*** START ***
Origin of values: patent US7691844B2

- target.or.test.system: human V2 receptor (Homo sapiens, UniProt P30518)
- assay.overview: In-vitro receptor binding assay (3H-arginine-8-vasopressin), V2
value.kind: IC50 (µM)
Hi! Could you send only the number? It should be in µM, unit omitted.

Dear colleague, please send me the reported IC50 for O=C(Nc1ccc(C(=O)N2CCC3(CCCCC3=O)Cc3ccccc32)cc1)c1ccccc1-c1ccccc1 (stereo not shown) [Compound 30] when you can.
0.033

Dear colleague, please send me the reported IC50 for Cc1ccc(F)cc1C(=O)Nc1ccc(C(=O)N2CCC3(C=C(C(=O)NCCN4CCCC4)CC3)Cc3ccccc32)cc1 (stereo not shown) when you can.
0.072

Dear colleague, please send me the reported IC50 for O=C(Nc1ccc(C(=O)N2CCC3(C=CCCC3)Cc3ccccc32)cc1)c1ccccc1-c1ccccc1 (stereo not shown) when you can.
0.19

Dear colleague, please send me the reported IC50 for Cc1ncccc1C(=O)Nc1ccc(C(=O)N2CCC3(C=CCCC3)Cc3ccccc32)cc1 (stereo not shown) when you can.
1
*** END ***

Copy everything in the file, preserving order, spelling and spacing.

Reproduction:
Origin of values: patent US7691844B2

- target.or.test.system: human V2 receptor (Homo sapiens, UniProt P30518)
- assay.overview: In-vitro receptor binding assay (3H-arginine-8-vasopressin), V2
value.kind: IC50 (µM)
Hi! Could you send only the number? It should be in µM, unit omitted.

Dear colleague, please send me the reported IC50 for O=C(Nc1ccc(C(=O)N2CCC3(CCCCC3=O)Cc3ccccc32)cc1)c1ccccc1-c1ccccc1 (stereo not shown) [Compound 30] when you can.
0.033

Dear colleague, please send me the reported IC50 for Cc1ccc(F)cc1C(=O)Nc1ccc(C(=O)N2CCC3(C=C(C(=O)NCCN4CCCC4)CC3)Cc3ccccc32)cc1 (stereo not shown) when you can.
0.072

Dear colleague, please send me the reported IC50 for O=C(Nc1ccc(C(=O)N2CCC3(C=CCCC3)Cc3ccccc32)cc1)c1ccccc1-c1ccccc1 (stereo not shown) when you can.
0.19

Dear colleague, please send me the reported IC50 for Cc1ncccc1C(=O)Nc1ccc(C(=O)N2CCC3(C=CCCC3)Cc3ccccc32)cc1 (stereo not shown) when you can.
1